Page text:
Graphical abstract




    Categories: Journal Articles
  • Editorial Board
    [Jun 2014]

    Publication date: 29 May 2014
    Source:Journal of Molecular Biology, Volume 426, Issue 11









    Categories: Journal Articles
  • Contents List
    [Jun 2014]

    Publication date: 29 May 2014
    Source:Journal of Molecular Biology, Volume 426, Issue 11









    Categories: Journal Articles
  • Separate Molecular Determinants in Amyloidogenic and Antimicrobial Peptides
    [Jun 2014]

    Publication date: 29 May 2014
    Source:Journal of Molecular Biology, Volume 426, Issue 11

    Author(s): Michael Landreh , Jan Johansson , Hans Jörnvall

    Several amyloid-forming and antimicrobial peptides (AMYs and AMPs) have the ability to bind to and damage cell membranes. In addition, some AMYs possess antimicrobial activity and some AMPs form amyloid-like fibrils, relating the two peptide types and their properties. However, a comparison of their sequence characteristics reveals important differences. The high β-strand and aggregation propensities typical of AMYs are largely absent in α-helix-forming AMPs, which are instead marked by a strong amphipathic moment not generally found in AMYs. Although a few peptides, for example, islet amyloid polypeptide and dermaseptin S9, combine some determinants of both groups, the structural distinctions suggest that antimicrobial activity and amyloid formation are separate features not generally associated.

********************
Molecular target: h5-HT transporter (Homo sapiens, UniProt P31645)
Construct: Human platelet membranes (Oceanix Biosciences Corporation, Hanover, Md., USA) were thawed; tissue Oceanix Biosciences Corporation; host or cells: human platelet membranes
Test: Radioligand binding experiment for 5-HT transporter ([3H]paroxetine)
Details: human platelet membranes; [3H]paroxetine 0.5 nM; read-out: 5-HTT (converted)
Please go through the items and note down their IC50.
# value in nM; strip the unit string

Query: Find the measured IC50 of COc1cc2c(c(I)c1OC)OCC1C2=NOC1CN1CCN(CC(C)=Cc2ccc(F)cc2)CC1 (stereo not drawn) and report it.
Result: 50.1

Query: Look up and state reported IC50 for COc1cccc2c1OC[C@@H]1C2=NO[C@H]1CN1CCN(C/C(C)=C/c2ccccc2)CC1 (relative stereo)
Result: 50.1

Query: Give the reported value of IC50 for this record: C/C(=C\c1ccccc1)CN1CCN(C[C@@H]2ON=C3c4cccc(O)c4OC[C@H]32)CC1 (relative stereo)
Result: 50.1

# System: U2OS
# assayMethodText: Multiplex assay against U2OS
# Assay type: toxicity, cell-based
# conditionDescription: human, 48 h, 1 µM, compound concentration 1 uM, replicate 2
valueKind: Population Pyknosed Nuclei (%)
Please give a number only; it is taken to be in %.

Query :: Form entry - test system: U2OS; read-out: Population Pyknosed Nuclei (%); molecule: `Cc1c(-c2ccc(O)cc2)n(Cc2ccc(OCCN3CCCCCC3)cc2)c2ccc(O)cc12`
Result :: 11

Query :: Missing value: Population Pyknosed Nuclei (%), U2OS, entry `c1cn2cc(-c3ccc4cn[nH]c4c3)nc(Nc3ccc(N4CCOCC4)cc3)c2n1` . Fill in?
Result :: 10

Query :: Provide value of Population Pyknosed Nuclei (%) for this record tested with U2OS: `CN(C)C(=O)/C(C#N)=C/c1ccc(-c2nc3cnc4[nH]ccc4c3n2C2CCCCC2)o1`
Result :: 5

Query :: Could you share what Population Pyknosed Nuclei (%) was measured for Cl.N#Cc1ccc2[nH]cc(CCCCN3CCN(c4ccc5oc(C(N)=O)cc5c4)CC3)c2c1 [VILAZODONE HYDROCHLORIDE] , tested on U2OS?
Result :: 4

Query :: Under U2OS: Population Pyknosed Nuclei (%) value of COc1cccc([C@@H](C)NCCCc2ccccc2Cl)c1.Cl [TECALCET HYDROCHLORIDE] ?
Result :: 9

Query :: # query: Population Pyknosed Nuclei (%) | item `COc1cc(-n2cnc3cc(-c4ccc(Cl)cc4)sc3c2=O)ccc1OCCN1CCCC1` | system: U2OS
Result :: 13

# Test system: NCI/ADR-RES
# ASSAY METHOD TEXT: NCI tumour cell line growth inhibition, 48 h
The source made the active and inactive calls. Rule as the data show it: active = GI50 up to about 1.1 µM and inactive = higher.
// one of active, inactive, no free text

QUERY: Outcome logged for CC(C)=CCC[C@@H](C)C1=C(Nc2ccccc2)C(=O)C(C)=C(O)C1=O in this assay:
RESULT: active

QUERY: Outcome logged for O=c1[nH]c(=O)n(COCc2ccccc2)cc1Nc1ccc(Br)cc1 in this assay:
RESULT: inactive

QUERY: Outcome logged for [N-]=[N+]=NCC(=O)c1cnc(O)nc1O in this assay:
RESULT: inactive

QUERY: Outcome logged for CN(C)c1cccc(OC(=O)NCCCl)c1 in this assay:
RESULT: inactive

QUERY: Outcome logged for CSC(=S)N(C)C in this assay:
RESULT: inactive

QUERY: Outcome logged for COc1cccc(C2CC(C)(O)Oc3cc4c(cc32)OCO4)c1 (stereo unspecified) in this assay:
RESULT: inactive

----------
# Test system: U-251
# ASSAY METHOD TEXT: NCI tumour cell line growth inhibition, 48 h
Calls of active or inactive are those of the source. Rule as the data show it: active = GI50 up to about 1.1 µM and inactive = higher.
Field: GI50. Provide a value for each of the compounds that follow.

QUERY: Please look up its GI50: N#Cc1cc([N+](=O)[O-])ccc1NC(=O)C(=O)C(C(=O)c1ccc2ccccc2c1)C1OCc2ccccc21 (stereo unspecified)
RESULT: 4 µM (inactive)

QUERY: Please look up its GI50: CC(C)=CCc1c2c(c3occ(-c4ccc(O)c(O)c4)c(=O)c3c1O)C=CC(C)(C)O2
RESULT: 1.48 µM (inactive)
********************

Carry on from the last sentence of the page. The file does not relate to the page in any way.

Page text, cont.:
Graphical abstract




    Categories: Journal Articles
  • Identification of the Active Sites in the Methyltransferases of a Transcribing dsRNA Virus
    [Jun 2014]